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Found Art Nostalgia: I Miss My Old Brain

November 26th, 2012 by Jeff Simmermon

I found this painting that I made in college on the wall at some old friends’ house in Richmond, VA this weekend. I haven’t seen it in years.

I actually got into writing and storytelling through visual art – when I was majoring in painting, I was obsessed with comics, Southern folk art and outsider art, Congolese power figures and sacred Voodoo and Santeria art. In voodoo and Santeria (as I understood it at the time), practitioners go into a trance and become the spirits they’re communicating with, and create altars in the home that are both doorways to a particular orisha and a living representation of the orisha itself, made from found objects.

I got really into writing stories on my work, making comic book pages out of junk I’d find in the woods and getting into a sort of trance-like state in the studio I had in my barn and letting whatever voice was talking take control of my hands until the thing was done. Eventually the words took up more and more of the the work and I just started writing. Then, telling a story wasn’t necessarily a craft so much as a thing that came out of a state, like a ship sliding out of a rip in the universe.

I think this was done on an old road sign that I found deep in George Washington National Forest. I know I got that image from an old comic, and I definitely recall writing all of this in one go, with a Sharpie. No drafts, no revising, crossing out, no wondering what the audience would think or trying to be likable. Just moving forward.

Here’s the piece:

sarah_painting

The text reads:

“On that dark day when the Sun rises in the West and decides to set in the East, these gargantuan striped giants will appear suddenly from ??Elsewhere?? and set to the business of devouring the earth. Neither animal, vegetable, nor man-made machine, they are insatiable, and know no reason or moral code. They only know that they must perform the impossible: fill their ravenous GUTS.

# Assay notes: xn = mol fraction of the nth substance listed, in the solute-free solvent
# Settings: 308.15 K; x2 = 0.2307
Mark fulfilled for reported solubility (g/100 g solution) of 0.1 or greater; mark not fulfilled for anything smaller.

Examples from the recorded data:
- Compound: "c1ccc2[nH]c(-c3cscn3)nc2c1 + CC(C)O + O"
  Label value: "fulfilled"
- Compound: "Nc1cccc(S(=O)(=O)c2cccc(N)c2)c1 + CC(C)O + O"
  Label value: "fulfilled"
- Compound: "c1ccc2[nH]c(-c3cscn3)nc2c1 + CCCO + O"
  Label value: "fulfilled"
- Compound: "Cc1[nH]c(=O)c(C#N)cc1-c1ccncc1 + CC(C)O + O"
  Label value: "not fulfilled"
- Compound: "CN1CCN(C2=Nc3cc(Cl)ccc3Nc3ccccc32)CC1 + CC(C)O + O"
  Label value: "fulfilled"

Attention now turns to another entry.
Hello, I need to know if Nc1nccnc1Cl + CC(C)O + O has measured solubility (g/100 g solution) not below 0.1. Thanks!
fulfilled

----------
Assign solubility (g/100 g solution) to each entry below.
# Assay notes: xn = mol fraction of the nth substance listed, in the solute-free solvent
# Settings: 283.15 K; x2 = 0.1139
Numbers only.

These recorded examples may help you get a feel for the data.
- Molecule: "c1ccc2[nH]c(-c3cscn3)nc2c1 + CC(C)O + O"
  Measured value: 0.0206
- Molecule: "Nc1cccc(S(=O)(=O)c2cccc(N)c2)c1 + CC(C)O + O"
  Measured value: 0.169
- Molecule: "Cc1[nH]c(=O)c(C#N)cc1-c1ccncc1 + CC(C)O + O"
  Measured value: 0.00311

The Fantastic Four and the entire Marvel Universe subscribe to the belief that GALACTUS is the eater of worlds, but I tell you with the straightest of all straight faces that GALACTUS is a mere DUST MITE compared to these black-and-white beasties.

We could, and probably will, head for the hills or lie screaming in storm cellars with paper sacks over our heads during that fateful time, but it will only make our moment of consumption more frenzied and embarrassing.

We may as well die picnicking as pleading to a recently discovered God. Mankind will finally realize what the insects knew all along: Nature knows no right or wrong.

Our constant struggle with good and evil set us apart from the animals, but on that day, we will finally be free from that boring struggle and I just hope that more people than just me have the sense to enjoy it.

This used to have two bicycle fenders painted to look like the creatures in question, glued to the top. They broke off pretty quickly, though. When I look at this, I feel a blast of nostalgia for a time when I could disappear into a barn for several hours, sure. But I also miss having that degree of concentration, and that practiced flow. It’s take me about 90 minutes to write this post, and half of it is simple transcription.

Mostly, I miss my old brain: the one that knew when to think and when to get out of the way and let the art fall out.

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